I guess while I’m at it, I should give a few other shout outs. My mom deserves a lot of thanks for setting me up with the complete biking package: her bike, panniers, bike calculator, water bottles, pump, tools, snacks, clothing and the list goes on. (And all for one low price of…FREE!) She’s a great role model and one of the main reasons that I became interested in cycling. I hope someday I can be as cool as her!

Thanks to Sander for planting the seed in my head about biking through Vietnam. He’s another biking idol (and friend in Kunming) currently riding from China down into Thailand.

Thanks to all of my faithful followers and frequent commenters- Grandmom, Aunt Suzy, Aunt Noreen, and Aunt Anne… It’s been my daily treat to read your notes of encouragement.

Ok, I feel like this is getting really sappy, so I should probably end it now. I’ll probably have a few more posts about post-biking thoughts, and Margaret will eventually post some of the amazing pictures she’s taken. But I think it’s time to take a healthy rest from posting for a few weeks. Thanks for coming along for the ride!

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7 thoughts on “Day 13 recap: We did it!

  1. So glad it was a safe trip for you girls. Sounds like an experience of a life time. Love the nails hot pink and blue. How about you two coming to the US and biking somewhere here or you could take up hikeing and do the Appalachian Trail. Will be waiting to hear what your next adventure will be. Love ya, Grandmom

  2. Kudos to you and Margaret for an amazing adventure full of unknown roads, damp (rainy) weather, quirky food supply, and incredible demands for stamina. You should be very proud of yourselves for taking on such a wonderful, interesting journey. Your posts, as always, are wonderfully well-written and entertaining. Bill Bryson better watch out.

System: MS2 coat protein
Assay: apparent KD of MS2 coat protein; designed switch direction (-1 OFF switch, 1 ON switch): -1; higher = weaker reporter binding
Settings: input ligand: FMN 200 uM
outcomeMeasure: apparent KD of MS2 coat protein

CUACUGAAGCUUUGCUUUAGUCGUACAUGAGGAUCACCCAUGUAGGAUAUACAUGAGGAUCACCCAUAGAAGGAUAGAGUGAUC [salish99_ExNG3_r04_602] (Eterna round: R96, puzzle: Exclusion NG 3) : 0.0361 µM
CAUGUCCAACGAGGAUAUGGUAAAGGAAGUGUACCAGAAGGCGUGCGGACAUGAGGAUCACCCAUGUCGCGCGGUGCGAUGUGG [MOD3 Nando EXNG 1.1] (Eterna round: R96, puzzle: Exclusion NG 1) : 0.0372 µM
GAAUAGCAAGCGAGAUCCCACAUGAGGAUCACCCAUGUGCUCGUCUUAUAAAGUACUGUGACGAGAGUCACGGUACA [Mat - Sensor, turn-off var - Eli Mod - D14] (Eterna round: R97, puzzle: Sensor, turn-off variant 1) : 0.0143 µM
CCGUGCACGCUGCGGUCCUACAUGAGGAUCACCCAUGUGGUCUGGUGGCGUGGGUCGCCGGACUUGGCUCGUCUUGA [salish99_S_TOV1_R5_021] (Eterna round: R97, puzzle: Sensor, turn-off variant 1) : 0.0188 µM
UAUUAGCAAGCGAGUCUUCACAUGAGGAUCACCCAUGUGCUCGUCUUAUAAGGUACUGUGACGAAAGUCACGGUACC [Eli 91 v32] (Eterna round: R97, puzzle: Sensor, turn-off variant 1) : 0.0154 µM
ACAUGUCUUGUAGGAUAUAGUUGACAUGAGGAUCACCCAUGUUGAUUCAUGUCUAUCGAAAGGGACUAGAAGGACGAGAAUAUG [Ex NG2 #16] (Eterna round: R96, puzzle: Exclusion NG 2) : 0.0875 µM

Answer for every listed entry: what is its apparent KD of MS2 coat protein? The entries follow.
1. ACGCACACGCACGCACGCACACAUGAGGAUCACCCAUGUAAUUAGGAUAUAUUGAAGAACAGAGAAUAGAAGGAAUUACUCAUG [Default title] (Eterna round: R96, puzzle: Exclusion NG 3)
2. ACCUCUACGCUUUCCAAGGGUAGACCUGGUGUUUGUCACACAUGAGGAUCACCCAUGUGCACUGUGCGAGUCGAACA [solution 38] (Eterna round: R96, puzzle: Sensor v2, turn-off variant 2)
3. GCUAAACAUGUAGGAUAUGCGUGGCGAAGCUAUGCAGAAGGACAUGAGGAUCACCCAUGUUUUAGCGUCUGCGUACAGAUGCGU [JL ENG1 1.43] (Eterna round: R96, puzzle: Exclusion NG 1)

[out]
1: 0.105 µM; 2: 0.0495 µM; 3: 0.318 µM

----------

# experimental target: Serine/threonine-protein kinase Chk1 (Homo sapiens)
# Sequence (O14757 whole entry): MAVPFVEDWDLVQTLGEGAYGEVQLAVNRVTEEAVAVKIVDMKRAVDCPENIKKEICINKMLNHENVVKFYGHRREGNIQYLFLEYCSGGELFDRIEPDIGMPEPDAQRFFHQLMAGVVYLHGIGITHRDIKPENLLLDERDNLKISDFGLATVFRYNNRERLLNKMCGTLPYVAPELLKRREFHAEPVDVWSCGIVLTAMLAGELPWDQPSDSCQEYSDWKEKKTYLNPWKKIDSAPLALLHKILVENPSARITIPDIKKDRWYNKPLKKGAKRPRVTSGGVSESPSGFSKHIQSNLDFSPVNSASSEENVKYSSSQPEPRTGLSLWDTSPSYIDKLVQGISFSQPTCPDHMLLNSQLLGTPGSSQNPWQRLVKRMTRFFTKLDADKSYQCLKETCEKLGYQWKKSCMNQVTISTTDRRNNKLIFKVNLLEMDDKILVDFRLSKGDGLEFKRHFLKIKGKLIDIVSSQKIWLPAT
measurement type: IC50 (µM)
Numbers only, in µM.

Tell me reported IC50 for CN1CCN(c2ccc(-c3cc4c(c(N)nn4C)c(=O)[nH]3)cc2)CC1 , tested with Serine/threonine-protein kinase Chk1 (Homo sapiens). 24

Love and a big (muddy?) hug,
    Aunt Jane

  3. You sure did “do it”! Beautiful trip for you 2. It really has been perfect and a great way to have you hooked on cycling. Thank you so much for your entries and photos. Bask in your memories now. with love, Aunt Suzy

  4. Glad you’re safe without any mishaps. Your adventures both while biking and food/bed searching were fun to read thanks to your great writing and humor. Your pictures are so expressive, loved the “growing” panniers one. Leave the Vietnam mud behind but take along the wonderful memories. Safe travels to you both. Love and hugs, Aunt Anne

  5. Good Job Kim and Margaret!!! I’m very proud of you dear and the nails are a nice touch. Enjoyed the photos and tagging along on your amazing journey. xxoo from the land of smiles…

  6. Wow, what a great read and even better adventure. And I do not know what the others are talking about, take a little of that mud with you. We hope to be joining you on a future ride. I always look forward to the next post.